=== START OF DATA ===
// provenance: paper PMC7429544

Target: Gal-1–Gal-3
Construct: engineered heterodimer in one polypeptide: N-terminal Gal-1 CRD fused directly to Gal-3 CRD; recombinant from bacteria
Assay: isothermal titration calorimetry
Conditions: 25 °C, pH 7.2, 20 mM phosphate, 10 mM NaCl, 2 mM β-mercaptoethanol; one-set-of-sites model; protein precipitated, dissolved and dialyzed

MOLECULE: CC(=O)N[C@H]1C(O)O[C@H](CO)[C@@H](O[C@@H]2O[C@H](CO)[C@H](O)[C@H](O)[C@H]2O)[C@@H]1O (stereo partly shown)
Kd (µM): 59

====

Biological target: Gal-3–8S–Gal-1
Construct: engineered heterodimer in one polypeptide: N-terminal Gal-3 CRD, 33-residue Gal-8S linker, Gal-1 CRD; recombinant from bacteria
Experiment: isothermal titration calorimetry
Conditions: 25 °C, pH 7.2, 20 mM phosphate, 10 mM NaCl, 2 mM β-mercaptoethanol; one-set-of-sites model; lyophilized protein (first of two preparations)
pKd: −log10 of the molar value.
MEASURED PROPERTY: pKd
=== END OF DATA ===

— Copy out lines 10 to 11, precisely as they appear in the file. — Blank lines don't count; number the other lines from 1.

Construct: engineered heterodimer in one polypeptide: N-terminal Gal-3 CRD, 33-residue Gal-8S linker, Gal-1 CRD; recombinant from bacteria
Experiment: isothermal titration calorimetry